Organizations that continued to re-certify find it of value, though. Clothing maker Patagonia, another B corp., has tripled its profits and revenues since 2008, according to an article in Fast Co. Ben and Jerry’s now is sold in 38 countries. The company’s internal surveys have found that when customers learn about the good the company does, they are 2.5 times more loyal to the brand.
Unlike Ben and Jerry’s, Laureate is part of an industry with a terrible reputation in the United States after the closure of several for-profit colleges that saddled students with debt and failed to help them get jobs. Smith says B corp. status differentiates Laureate from competitors, and attracts employees who wouldn’t otherwise work in a for-profit university system.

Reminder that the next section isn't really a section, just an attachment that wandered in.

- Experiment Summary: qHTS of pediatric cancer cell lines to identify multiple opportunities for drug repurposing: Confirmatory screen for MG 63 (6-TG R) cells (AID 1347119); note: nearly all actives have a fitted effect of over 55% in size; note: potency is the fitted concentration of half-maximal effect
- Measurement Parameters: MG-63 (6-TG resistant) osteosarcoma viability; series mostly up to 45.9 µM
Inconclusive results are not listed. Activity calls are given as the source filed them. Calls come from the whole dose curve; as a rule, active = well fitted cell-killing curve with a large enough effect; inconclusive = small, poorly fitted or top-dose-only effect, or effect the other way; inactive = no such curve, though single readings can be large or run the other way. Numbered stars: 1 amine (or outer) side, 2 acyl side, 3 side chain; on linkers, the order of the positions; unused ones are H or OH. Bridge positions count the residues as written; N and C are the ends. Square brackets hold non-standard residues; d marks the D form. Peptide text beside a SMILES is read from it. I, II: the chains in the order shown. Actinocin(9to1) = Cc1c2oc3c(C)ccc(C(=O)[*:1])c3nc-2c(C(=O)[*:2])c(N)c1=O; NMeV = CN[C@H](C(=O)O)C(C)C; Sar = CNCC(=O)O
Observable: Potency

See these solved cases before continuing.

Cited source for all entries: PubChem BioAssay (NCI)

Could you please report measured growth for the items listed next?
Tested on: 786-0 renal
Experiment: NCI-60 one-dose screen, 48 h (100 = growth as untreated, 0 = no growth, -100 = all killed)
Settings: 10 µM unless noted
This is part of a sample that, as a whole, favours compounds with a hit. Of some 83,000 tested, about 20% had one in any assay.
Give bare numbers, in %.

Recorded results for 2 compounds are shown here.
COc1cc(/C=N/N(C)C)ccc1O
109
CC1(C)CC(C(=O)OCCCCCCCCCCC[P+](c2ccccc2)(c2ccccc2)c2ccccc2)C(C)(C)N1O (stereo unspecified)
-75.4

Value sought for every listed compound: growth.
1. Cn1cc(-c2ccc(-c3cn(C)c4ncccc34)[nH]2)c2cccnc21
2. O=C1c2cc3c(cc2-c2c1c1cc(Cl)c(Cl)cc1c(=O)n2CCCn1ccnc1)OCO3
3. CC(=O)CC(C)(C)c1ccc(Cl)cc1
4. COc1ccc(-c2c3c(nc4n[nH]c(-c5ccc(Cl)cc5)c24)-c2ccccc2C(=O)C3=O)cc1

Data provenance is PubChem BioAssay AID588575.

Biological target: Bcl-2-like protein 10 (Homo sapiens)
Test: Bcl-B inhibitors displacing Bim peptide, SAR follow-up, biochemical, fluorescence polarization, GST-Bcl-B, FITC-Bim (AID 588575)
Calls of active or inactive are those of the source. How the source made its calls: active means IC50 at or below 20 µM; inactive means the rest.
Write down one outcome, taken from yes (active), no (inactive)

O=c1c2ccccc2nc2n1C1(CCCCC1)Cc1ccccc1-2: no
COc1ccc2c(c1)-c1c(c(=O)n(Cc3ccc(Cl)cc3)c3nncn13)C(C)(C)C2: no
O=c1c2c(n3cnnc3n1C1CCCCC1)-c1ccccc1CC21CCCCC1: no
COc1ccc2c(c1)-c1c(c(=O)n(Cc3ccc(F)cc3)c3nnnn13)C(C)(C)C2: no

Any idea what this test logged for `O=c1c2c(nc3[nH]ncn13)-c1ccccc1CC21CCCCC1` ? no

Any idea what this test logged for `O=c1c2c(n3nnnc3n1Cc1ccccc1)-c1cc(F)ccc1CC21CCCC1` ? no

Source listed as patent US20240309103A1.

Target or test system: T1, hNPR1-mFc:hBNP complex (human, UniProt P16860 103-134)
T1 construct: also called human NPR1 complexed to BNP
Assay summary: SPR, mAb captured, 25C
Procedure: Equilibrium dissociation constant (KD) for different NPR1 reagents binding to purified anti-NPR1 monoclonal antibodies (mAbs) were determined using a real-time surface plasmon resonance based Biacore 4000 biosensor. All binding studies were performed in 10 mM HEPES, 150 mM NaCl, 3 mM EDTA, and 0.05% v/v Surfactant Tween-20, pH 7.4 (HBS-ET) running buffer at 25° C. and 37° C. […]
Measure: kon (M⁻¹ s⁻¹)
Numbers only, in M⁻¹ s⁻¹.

Other companies are similar to Laureate and are looking for a way to separate themselves from competitors doing very little for society or the environment, so-called “greenwashing,” says Suntae Kim, assistant professor of management and organization for Boston College.
Other companies want B corp. status because they were founded with a social purpose and want to participate in a movement that legitimizes their identity, Kim says. That seems true for Ben and Jerry’s.
“We need to look at the long-term,” says Ben and Jerry’s Michalak. “We can’t just look at the next quarter or the first half’s performance. We need to look decades out in terms of how our businesses impact the world.”